Out of community of property, with accrual
- With out of community of property with accrual, a starting value is chosen for each party’s estate on the date of marriage. This value is everything the parties own before marriage which they wish to exclude from the accrual after marriage.
- An advantage is that each party has their own separate estate throughout the marriage and neither party is liable for the other party’s debts incurred. With proper financial planning, this approach will not lead to both parties’ assets being at risk if one of the party’s estate is sequestrated. Parties do not require each other’s consent to buy assets or incur debts.
- What is the Accrual?
- It is the growth of the estates during the marriage. The accrual of each estate will be calculated on the date the marriage comes to an end (either my death or divorce). The value each estate started with, will be subtracted from the final values of each of the estates.
- The estate that shows the least growth, is entitled to half of the difference in growth between the 2 estates. If one party’s estate grew more during the marriage, the other party is compensated when the marriage ends.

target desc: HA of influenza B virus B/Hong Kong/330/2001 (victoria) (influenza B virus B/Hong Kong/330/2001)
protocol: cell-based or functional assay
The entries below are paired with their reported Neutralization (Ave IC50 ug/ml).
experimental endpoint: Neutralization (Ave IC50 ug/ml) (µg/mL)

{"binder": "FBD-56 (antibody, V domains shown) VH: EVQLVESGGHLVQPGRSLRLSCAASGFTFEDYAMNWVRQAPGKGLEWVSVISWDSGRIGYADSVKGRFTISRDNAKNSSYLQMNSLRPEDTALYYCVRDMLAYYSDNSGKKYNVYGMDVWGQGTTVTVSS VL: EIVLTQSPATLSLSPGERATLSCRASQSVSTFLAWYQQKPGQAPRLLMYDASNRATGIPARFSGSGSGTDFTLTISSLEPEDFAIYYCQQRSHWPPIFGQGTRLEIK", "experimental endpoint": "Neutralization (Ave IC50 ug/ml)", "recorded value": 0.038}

- This marital regime is the closest to ‘in community of property’ as can get as the parties share in the accrual, but it is also ‘out of community of property’ as they enjoy the protection in the case of the other party’s sequestration
Assume the parties decided to exclude the assets mentioned above from the accrual. (Each party has a choice as to which of the assets owned on the date of marriage, they wish to exclude from the accrual)
- It is important to note that nothing is required to be excluded from the prospective marriage, the parties may start their marriage with a R0.00 value if they wish, everything they own will then form part of their accrual.
Assume the accrual of Mrs X’s estate as at date of the dissolution of the marriage is R500 000 (total growth throughout the marriage) and the accrual of Mr X’s estate as at date of dissolution of the marriage is R300 000 (total growth throughout the marriage).
For each party to receive their equal share of R400 000:
Mrs X R500 000 – R100 000 = R400 000
Mr X R300 000 + R100 000 = R400 000
Mr X’s estate will have an accrual claim of R100 000 against Mrs X’s estate
Mr and Mrs X will be entitled to the following respectively: